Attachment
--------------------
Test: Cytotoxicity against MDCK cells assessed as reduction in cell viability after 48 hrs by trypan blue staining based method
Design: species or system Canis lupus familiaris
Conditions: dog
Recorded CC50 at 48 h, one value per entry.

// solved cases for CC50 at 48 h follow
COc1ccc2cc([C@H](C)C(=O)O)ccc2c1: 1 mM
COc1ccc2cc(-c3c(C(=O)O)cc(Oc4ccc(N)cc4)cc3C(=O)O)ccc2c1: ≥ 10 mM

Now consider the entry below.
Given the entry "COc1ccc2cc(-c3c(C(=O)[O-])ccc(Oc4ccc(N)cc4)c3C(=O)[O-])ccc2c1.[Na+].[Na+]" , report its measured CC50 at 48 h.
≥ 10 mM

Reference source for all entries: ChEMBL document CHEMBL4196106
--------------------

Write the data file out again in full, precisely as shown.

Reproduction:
Test: Cytotoxicity against MDCK cells assessed as reduction in cell viability after 48 hrs by trypan blue staining based method
Design: species or system Canis lupus familiaris
Conditions: dog
Recorded CC50 at 48 h, one value per entry.

// solved cases for CC50 at 48 h follow
COc1ccc2cc([C@H](C)C(=O)O)ccc2c1: 1 mM
COc1ccc2cc(-c3c(C(=O)O)cc(Oc4ccc(N)cc4)cc3C(=O)O)ccc2c1: ≥ 10 mM

Now consider the entry below.
Given the entry "COc1ccc2cc(-c3c(C(=O)[O-])ccc(Oc4ccc(N)cc4)c3C(=O)[O-])ccc2c1.[Na+].[Na+]" , report its measured CC50 at 48 h.
≥ 10 mM

Reference source for all entries: ChEMBL document CHEMBL4196106